It is little things at first. For example, you may have started to notice strange wording on forms you need to fill out for various institutional interactions (such as making an appointment for a vaccination). That wording is, “assigned sex at birth.”
Those few words and variations thereof are a sign of the insidious and outsize influence of the transgenderist movement. It is trying to normalize the idea that a person’s sex is purely a matter of choice and that there are an infinite number of genders.
Language is a key weapon in the campaign by the adherents of radical gender ideology to remake the world in their image and that language is the focus of Part 2 of our series, “A Layperson Reads the World Professional Association for Transgender Health (WPATH) Standards of Care for the Health of Transgender and Gender Diverse People, Version 8.”
In Part 1, we examined the introduction to the standards.
In Part 2 of our series on the World Professional Association for Transgender Health (WPATH) Standards of Care for the Health of Transgender and Gender Diverse People, Version 8 we will work our way through Chapter 1 Terminology.
Admittedly, this chapter in the standards is a bit dry. But there are important implications for society in the way that the transgenderists are attempting to restructure the medical system via these standards, which are being forced on health care providers by the so-called experts at WPATH. And once the medical profession and allied fields are captured, the rest of us will be.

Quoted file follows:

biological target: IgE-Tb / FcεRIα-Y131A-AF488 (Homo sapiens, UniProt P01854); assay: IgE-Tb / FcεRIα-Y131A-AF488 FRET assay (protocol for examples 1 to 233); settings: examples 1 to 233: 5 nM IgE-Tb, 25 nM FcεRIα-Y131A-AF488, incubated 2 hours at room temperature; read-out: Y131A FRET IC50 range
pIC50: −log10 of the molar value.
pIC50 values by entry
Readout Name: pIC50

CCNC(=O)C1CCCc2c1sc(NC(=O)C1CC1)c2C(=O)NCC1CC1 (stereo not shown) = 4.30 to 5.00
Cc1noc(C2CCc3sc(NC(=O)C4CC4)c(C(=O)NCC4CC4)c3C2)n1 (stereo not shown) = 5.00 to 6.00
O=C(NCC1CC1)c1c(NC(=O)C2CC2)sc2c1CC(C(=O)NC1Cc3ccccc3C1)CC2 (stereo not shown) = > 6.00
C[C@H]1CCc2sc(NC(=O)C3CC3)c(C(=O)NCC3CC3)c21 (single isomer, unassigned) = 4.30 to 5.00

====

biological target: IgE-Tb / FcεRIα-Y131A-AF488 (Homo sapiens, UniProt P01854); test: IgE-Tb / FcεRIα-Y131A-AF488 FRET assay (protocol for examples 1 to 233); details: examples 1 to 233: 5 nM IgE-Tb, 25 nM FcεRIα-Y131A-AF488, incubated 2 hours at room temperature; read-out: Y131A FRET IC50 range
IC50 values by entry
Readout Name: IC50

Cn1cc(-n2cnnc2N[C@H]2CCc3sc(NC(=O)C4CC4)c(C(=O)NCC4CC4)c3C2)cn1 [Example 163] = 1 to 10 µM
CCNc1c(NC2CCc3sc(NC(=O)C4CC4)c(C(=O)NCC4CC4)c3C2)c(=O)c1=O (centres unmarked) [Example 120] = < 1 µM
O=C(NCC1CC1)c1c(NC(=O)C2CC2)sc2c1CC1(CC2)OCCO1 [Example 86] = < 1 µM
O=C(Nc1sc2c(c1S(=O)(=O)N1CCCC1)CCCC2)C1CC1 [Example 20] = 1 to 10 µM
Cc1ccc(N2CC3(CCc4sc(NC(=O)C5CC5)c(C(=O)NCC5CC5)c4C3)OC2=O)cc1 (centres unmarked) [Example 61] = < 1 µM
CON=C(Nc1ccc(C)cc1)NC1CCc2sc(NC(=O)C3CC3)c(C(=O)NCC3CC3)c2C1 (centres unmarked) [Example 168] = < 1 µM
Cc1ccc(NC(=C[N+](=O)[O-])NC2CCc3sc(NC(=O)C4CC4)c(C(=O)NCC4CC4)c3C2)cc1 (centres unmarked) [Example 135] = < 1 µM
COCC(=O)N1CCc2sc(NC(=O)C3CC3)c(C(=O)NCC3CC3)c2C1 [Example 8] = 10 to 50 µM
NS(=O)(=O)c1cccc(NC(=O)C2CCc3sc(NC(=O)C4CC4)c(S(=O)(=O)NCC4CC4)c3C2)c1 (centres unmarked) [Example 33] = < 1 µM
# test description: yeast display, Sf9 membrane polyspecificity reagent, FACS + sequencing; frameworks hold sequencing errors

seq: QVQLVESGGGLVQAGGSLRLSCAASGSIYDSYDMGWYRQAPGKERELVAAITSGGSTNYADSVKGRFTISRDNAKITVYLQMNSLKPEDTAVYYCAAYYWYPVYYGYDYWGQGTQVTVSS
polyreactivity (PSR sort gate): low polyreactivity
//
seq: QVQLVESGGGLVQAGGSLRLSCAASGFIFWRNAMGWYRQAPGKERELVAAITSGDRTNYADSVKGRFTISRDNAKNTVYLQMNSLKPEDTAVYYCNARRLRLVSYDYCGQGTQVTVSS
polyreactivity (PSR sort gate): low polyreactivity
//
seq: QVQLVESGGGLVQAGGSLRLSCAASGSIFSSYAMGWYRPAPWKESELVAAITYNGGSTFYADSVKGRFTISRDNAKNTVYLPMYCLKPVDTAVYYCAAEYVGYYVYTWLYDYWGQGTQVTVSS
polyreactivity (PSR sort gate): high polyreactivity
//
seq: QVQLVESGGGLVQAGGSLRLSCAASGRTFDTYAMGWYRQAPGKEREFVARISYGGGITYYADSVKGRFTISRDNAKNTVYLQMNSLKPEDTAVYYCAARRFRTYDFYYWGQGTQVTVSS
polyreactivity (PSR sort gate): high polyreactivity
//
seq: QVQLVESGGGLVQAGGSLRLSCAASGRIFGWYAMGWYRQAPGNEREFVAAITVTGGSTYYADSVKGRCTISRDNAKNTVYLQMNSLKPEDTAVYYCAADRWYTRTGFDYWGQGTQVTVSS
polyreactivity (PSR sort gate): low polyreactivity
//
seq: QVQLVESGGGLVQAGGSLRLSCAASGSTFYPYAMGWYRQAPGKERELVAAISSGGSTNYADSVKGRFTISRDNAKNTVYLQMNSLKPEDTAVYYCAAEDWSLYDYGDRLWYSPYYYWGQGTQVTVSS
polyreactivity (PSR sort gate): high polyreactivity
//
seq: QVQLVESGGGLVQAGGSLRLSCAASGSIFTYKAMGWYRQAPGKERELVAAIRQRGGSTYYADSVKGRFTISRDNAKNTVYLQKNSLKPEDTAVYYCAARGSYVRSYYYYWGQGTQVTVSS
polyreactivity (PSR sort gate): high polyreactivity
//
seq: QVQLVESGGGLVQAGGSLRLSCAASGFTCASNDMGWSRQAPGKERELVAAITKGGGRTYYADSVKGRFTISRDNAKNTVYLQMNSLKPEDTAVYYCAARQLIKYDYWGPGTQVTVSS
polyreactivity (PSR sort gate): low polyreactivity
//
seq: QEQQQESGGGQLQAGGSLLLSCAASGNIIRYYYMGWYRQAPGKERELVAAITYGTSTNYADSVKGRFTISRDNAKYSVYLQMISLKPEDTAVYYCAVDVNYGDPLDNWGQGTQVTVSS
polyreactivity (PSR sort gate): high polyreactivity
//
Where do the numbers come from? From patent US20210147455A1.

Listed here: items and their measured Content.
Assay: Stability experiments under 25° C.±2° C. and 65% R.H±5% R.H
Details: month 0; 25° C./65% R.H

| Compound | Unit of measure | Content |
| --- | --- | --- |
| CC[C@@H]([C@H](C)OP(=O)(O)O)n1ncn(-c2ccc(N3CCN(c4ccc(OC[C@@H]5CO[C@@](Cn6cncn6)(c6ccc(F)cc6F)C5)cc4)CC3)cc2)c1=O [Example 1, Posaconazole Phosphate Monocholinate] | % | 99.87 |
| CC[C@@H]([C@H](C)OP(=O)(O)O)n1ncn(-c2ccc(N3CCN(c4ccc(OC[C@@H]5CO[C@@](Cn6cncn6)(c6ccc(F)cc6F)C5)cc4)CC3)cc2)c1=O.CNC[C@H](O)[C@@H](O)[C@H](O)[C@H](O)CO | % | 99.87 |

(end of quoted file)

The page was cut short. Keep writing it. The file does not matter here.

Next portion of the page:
So, let’s examine some of the most significant passages in Chapter 1.
The chapter starts out thusly:
This chapter will lay the framework for language used in the SOC-8. It offers recommendations for use of terminology. It provides (1) terms and definitions, and (2) best practices for utilizing them. This document is accompanied by a glossary of common terms and language to provide a framework for use and interpretation of the SOC-8. See Appendix B for glossary.
Just a note to readers that Appendix B is fascinating reading because it captures perfectly the ambitious effort of the transgenderist movement to create a lexicon of the mutant versions of humanity it is helping to create. We will address Appendix B separately in a later installment in this series.
For now, we will deal with the purposes of Chapter 1: the creation of a framework for how to refer to the poor, troubled, tragic mutilated human beings that the transgenderist movement is exploiting and the attempt to make this weird language the norm in the medical sphere throughout the world and, by extension, society at large. Transgenderists are absolutely obsessed with language and its uses in legitimizing their project of erasing the fundamental division of the sexes into men and women.